It’s been the year when we’ve learned to live with Covid. 

And even its latest variation has not led to the total lockdowns of last year. Almost 150,000 people in the UK, nearly 10,000 of them in Scotland, have died after testing positive for Covid. Across the world it’s killed at least five million people. But this year, scientists have given us the vaccines, and the tests, which have not only saved lives but also the economy.

The Covid plague has changed much. It’s brought our consumer society to a shuddering halt, the worst economic performance for 300 years.  It’s divided the rich from the poor even more starkly. It’s forced governments around the world to borrow on a scale not seen since the Second World War and forced capitalism to be re-considered. It’s damaged our health and education systems and our arts and sports industries. It’s brought uncharted mental health problems. It’s also challenged our attitude to risk. And I wonder if it’s changed our relationships with other people, as we hide behind our masks and consider the odds of being infected by them.      

The big wheel rolls on through another year of the pandemic.

And all of this comes on top of several other unsettling issues which have bubbled to the surface this year – the climate emergency, Brexit and the migrant crisis.

These recur again and again as I glance back through my diary of the year. We started out in January with Covid-related deaths running at a thousand a day in Britain and we were into our third Lockdown. In February Sir Tom Moore, the NHS hero, died having raised £33 million for our hospitals. By March, the UK Government deficit had reached 14 per cent of national income in order to keep the economy afloat. 

There was a bit of a lull over the summer as the vaccination programme began to have an effect and our lives returned a little towards normal. The two-metre rule was relaxed, businesses reopened. Crowds returned to football matches. We even managed to stage the European finals, partly in Glasgow and the Olympic Games in Tokyo went ahead – though in the surreal atmosphere of  an empty stadium.  

Now Omicron was come to torment us and the politicians are once again trying to balance the medical imperative to Lockdown and the reality of what people and businesses can tolerate.  Nicola Sturgeon’s handling of the pandemic has won her widespread respect and the SNP were victorious in the Scottish elections in May. By contrast, Boris Johnson’s stumbling performance has appalled most Scots, leaving his party in Scotland with just 20 per cent support in the opinion polls, and an historic defeat in Shropshire where the LibDems took a seat from the Tories in a by-election.Not just any seat – it had been held by the Conservatives for two centuries.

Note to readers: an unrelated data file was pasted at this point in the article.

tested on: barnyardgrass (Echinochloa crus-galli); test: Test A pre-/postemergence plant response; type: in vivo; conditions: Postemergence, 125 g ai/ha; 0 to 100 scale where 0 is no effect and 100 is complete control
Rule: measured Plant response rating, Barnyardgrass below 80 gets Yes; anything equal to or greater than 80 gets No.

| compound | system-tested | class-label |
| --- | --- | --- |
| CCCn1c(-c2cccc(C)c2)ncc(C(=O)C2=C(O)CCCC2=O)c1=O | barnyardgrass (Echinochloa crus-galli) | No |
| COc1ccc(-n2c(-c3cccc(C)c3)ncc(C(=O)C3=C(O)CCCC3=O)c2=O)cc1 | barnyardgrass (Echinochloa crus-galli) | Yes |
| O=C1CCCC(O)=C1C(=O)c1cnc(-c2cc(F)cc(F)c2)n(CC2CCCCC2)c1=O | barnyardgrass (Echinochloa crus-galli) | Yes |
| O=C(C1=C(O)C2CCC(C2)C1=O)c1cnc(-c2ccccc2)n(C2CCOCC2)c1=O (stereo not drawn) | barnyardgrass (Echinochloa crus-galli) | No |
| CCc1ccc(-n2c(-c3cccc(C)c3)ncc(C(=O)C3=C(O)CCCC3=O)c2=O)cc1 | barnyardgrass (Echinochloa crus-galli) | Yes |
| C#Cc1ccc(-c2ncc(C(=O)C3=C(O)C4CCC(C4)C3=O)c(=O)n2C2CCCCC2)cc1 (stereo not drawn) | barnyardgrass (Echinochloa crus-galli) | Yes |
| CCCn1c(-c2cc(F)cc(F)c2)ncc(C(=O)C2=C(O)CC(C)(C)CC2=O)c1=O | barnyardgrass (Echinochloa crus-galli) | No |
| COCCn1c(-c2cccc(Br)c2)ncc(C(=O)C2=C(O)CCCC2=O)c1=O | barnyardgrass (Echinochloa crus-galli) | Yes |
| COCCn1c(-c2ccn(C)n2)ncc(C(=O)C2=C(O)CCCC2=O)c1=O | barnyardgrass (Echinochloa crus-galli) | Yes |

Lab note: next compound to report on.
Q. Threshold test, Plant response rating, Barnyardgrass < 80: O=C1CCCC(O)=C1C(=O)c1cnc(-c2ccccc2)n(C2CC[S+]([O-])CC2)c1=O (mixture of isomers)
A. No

Across the world the Covid crisis has shaken political systems.  In January, Jo Biden replaced Donald Trump as US President, but not before Tump supporters stormed the Congress. Biden promptly ended America’s mission in Afghanistan, leaving the Taliban to their medieval devices. In Germany, the Social Democrats won the elections in September and Angela Merkel retired in December after 16 years in power. In November, we saw anti-lockdown riots in unlikely places such as the Netherlands, Belgium, Austria and Australia. 

Altogether, we leave this year in an edgy and uncertain mood. China and Russia have become dangerous enigmas.  The wars and troubles in the Middle East has caused a new wave of migrants to flood into Europe. Who can forget the tragic story of the 27 asylum seekers who died trying to cross the English Channel in the coldest days of November?  And Brexit has left Britain exposed to labour shortages and trade disruptions. It’s caused street violence and political turmoil in Northern Ireland. 

And then there is climate change.The UN’s COP26 conference in Glasgow in early November saw world leaders jetting in for a few days and agreeing to “water down the bla, bla, bla” in Grete Thunberg’s memorable words. It showed that our political leaders just cannot take the issue seriously, despite the growing evidence of climate change in the storms and tornados that have piled in across America, the flooding in Europe (which killed 180 people) and the fires which have devastated vast areas of the Amazon, California, Australia, and Greece.

But strangely enough, I think COP 26 did change the public’s attitude to the climate emergency and there may well be a consumer-driven rush to decarbonise our economy.  Here in Scotland there has been much talk of “the just transition”, converting the 40,000 jobs in oil and gas to renewables, without leaving whole communities behind, as we did in the transition out of coal.

That has been one of the more hopeful aspects of the year, along with Black Lives Matter movement and the Rights of Women campaign sparked by the murder of Sarah Everard in London in March.

So despite this second year of the pandemic, there have been some cheering epiphanies.We’ve understood the need to act collectively. We learned to appreciate our “experts”  – the scientists, the doctors and nurses. We now know how vulnerable our globalised civilisation is to the slightest disruption in our systems –  IT failures, power cuts, lorry driver shortages, ships running aground in the Suez Canal.

And, through our isolation, we’ve learned to become more self-reliant and more appreciative of things immediately around us –  friends and family, the Christmas lights, the neighbourhoods we live in and the planet where we have our temporary home.

Sarah’s Tree in The Meadows 17 March 2021 PHOTO ©2021 The Edinburgh Reporter